Outstanding Achievement in Editing: Joshua Altman and Bing Liu, “Minding the Gap”
Outstanding Achievement in Cinematography: Jimmy Chin, Clair Popkin and Mikey Schaffer, “Free Solo”
Outstanding Achievement in Original Music Score: Ishai Adar, “Shirkers”
Outstanding Achievement in Graphic Design or Animation: Lucas Cellar and Sandi Tan, “Shirkers”
Outstanding Achievement in a Debut Feature Film: “Minding the Gap,” directed by Bing Liu
Outstanding Achievement in Nonfiction Film for Broadcast: “Baltimore Rising,” Sonja Sohn
Outstanding Achievement in Nonfiction Series for Broadcast: “America to Me,” Steve James
Outstanding Achievement in Nonfiction Short Filmmaking: “My Dead Dad’s Porno Tapes,” directed by Charlie Tyrell
Spotlight Award: “The Distant Barking of Dogs,” directed by Simon Lereng Wilmont
Audience Choice Prize: “Free Solo,” directed by Elizabeth Chai Vasarhelyi and Jimmy Chin
Heterodox Award: “American Animals,” directed by Bart Layton
Legacy Award: “Eyes on the Prize”

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Documentaries managed to find an even broader audience this year, with streaming services like Netflix and Hulu doubling down on non-fiction, both as producers and distributors of new unscripted films and TV shows. But whether they screened in theaters…

‘Shirkers’ Film Review: Search for a Lost Film Leads to Awkward, Illuminating Truths

Read on: TheWrapTheWrap.

Sandi Tan’s documentary “Shirkers” — about a mysterious feature film also named “Shirkers” that Tan made as a 19-year-old student — unravels like a whodunit.

This is a documentary about the making of a film that disappeared, pilfered away by one of Tan’s now-deceased teachers, Georges Cardona. The only evidence of its existence was in the minds of the makers and those Singaporeans who held out hope that this storied movie, which would have been the country’s first indie feature, would one day find release.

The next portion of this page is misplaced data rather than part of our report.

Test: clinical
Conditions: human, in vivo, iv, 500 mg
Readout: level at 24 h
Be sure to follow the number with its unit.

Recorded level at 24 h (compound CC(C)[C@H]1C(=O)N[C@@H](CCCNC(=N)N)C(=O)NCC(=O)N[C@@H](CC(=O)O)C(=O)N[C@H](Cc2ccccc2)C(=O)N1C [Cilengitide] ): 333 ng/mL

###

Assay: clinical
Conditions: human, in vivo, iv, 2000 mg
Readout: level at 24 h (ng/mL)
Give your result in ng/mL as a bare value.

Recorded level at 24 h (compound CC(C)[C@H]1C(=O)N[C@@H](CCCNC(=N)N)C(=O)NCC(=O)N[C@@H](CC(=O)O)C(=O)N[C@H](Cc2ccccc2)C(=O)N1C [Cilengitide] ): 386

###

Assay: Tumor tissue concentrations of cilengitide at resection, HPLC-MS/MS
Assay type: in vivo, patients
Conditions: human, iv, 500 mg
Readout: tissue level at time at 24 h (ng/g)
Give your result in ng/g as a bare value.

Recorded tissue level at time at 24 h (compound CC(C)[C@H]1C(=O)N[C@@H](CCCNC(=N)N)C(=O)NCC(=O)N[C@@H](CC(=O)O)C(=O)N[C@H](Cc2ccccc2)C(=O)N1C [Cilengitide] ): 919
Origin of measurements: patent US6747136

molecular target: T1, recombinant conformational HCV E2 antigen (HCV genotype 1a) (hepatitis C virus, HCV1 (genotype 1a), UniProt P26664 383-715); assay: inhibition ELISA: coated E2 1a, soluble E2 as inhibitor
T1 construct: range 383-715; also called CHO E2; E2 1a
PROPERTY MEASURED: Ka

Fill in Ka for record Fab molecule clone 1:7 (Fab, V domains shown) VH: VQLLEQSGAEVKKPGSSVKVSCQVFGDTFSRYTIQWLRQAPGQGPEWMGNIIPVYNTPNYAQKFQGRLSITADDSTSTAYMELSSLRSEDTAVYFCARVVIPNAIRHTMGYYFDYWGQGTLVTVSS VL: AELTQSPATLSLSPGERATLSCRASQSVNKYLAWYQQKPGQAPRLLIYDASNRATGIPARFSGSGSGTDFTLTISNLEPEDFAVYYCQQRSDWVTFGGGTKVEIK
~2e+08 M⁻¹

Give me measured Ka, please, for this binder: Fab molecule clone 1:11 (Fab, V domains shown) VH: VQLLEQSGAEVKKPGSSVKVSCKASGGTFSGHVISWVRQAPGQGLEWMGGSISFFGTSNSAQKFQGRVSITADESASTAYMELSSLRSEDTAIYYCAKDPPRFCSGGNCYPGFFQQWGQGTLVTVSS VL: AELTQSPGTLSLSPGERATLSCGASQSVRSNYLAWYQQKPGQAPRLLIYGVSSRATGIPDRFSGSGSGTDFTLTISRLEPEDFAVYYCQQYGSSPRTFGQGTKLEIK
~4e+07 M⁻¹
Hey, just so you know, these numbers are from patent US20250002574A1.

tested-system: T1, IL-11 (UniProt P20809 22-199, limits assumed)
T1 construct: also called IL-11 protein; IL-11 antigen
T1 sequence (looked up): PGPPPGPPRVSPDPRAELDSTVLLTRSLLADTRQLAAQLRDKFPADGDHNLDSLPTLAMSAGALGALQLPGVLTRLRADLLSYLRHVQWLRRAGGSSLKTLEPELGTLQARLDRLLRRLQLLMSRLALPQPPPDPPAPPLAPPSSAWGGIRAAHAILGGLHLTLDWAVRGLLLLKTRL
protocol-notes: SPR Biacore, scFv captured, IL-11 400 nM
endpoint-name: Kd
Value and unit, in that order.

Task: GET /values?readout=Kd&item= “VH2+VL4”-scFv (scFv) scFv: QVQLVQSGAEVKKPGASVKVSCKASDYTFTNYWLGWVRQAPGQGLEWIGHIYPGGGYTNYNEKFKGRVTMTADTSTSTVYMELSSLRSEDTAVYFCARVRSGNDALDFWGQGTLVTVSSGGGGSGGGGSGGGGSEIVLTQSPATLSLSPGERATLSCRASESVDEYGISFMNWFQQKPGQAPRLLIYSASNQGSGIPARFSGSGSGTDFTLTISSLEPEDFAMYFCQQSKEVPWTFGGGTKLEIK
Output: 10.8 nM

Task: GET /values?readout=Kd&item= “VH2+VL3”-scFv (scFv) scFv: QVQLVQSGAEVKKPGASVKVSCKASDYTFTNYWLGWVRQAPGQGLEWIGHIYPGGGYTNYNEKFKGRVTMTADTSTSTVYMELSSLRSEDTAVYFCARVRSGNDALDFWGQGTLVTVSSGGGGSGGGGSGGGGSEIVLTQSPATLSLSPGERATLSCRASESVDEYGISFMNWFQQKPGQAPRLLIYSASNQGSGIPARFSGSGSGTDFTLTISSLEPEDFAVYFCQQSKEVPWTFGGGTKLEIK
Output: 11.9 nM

We do, of course, find that the missing footage has been salvaged; a large portion of this film is comprised of scenes from the original footage played under music and Tan’s voiceover. But it’s the story of how the footage is found, and how Tan and her friends see the film and their old teacher now, that is boundlessly interesting.

Also Read: Sundance Award-Winning Doc ‘Shirkers’ Lands at Netflix

Tan entices us from the opening frames with vibrant images of a pre-boom Singapore, where she was born and raised, and where she and her friend Jasmine Ng began a fervent collaboration of art, music and film with all the unearned confidence of punk-rock kids.

Suddenly, it becomes apparent that this is actually the original “Shirkers” that we’re watching. Though Tan herself only appears briefly in the film in the present day, she’s in nearly every frame of this mesmerizing footage, playing the role of capricious murderer S.

Ng jokes of Tan writing herself into the lead role. “Oh, I wonder what S stood for,” she says, hinting at their barbed relationship. Scenes of the original “Shirkers” play out like a fever dream with nonsensical action, like a woman dressed as a nurse dancing with a dog on a rooftop, popping up out of nowhere. It’s like “Ghost World” meets “Hausu,” with a lot of walking, thinking and talking (that we can’t hear) as well as popping colors and inventive special effects, the kind of narrative dreamed up by kids unshackled from the need to make sense.